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HEALTH

Switzerland placed on Germany’s ‘high risk’ quarantine list

Germany has placed the entire country of Switzerland on its ‘high risk’ quarantine list due to rising infection rates, including border cantons.

Switzerland placed on Germany’s ‘high risk’ quarantine list
Photo: Christof STACHE / AFP

Previously, Germany had been taking the approach of placing individual cantons on the list when case rates grew. 

Now, all of Switzerland’s 26 cantons have been placed on the list – including border cantons. 

READ: Will I have to quarantine when I enter Germany? 

The new list will apply as of midnight on Saturday, October 24th. 

As well as Switzerland, Ireland, Poland and all of Austria other than Carinthia were also designated as risk areas. 

The result of the decision is that anyone who enters from Switzerland must be tested on arrival in Germany. 

READ: Everything you need to know about Switzerland's quarantine requirement 

This applies to returning German citizens as well as any other arrivals from a high-risk area, i.e. including Swiss nationals and residents. 

The tested person must then quarantine until the test result comes through, relying on health authorities for guidance.

‘The risk is too great': Why Switzerland rejected a five-day quarantine 

Germany's threshold for placing a country on the high-risk list is 50 infections per 100,000 residents over the previous seven days. 

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TAXES

Masks, tests and jabs: Can I deduct Covid-related costs from my taxes in Switzerland?

Switzerland’s tax deadline is just around the corner. Are Covid-related costs tax deductible?

Masks, tests and jabs: Can I deduct Covid-related costs from my taxes in Switzerland?

March 31st is the deadline for filing taxes in Switzerland relating to the 2021 financial year. 

Over the past two years, the Covid pandemic has seen a change in our spending habits. 

While we may have saved on restaurants and travel, we laid out considerable costs on a range of new expenses, including disinfectant, masks and Covid tests.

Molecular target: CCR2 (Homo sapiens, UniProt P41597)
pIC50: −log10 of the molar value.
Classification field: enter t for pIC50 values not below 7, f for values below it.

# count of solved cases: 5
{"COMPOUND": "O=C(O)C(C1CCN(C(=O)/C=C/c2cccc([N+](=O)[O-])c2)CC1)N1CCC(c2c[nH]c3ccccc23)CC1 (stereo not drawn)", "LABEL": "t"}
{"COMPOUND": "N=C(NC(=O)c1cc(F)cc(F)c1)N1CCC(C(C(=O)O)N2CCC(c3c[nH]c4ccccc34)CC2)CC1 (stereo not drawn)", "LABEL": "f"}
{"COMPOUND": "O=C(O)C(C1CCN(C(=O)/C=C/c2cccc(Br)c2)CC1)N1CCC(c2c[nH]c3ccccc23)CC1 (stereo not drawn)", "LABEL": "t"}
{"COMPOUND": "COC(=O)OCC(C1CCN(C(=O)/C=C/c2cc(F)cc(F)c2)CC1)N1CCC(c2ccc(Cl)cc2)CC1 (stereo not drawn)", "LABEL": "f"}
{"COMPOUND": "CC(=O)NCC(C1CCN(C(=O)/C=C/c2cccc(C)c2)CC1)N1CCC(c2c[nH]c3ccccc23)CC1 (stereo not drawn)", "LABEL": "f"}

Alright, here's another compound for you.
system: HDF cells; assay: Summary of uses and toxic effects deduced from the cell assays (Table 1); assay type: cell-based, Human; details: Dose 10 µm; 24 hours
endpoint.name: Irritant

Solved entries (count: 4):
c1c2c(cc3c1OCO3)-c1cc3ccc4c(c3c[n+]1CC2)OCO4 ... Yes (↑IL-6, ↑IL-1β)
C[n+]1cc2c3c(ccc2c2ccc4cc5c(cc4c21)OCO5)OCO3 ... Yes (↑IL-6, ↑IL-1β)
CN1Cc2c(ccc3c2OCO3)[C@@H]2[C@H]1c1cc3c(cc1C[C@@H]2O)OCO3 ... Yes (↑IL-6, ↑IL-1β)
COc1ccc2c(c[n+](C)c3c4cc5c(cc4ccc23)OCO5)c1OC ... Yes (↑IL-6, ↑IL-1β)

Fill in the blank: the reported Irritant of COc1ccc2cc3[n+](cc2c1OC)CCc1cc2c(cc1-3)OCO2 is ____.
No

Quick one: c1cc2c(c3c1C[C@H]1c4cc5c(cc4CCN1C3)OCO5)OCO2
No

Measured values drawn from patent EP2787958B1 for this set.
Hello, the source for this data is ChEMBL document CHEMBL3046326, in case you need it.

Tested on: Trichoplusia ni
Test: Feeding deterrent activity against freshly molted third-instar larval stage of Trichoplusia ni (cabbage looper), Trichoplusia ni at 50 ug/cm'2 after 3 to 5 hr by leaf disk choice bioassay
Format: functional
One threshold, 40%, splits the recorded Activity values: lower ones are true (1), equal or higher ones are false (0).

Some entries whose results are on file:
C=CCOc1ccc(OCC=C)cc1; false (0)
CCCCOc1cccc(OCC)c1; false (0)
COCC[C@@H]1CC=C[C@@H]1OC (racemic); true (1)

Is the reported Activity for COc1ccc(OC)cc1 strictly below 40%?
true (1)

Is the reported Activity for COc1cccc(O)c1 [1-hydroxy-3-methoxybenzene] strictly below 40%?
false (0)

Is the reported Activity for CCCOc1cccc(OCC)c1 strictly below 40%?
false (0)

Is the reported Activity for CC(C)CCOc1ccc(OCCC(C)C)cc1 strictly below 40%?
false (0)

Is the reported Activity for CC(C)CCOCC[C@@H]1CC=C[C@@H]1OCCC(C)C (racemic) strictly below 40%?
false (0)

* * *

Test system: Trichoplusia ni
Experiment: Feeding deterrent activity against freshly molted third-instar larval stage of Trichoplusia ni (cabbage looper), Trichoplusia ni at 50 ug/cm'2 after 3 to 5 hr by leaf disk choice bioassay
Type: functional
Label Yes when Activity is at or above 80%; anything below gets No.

As some of these costs are required by law, can they be deducted from your tax?

In some cases, expenses directly related to the Covid pandemic can be deducted. 

Masks, for instance, can be deducted as medical expenses in some cantons, Swiss tax specialist Markus Stoll told 20 Minutes

This depends on the specific framework for tax deductions related to medical expenses in that canton. 

EXPLAINED: What can I deduct from my tax bill in Switzerland?

Generally speaking, any medical costs paid out of pocket can be deducted. However, most cantons impose a minimum percentage limit from which these costs can be deducted. 

In many cantons, this will start at five percent of your yearly income in total (i.e. including other out-of-pocket costs like dental or specialist visits), meaning you would need to purchase a significant amount of masks to beat the threshold. 

What about testing and vaccination?

Testing and vaccinations however were largely free as their costs were covered by the Swiss government, which means associated expenses cannot be deducted. 

Those tests which were not covered by the government – for instance for travel abroad or for visiting clubs – cannot be deducted, Stoll says. 

“Tests for travel abroad or to visit clubs are not deductible” Stoll said. 

For a complete overview of taxation in Switzerland, including several specific guides, please check out our tax-specific page here. 

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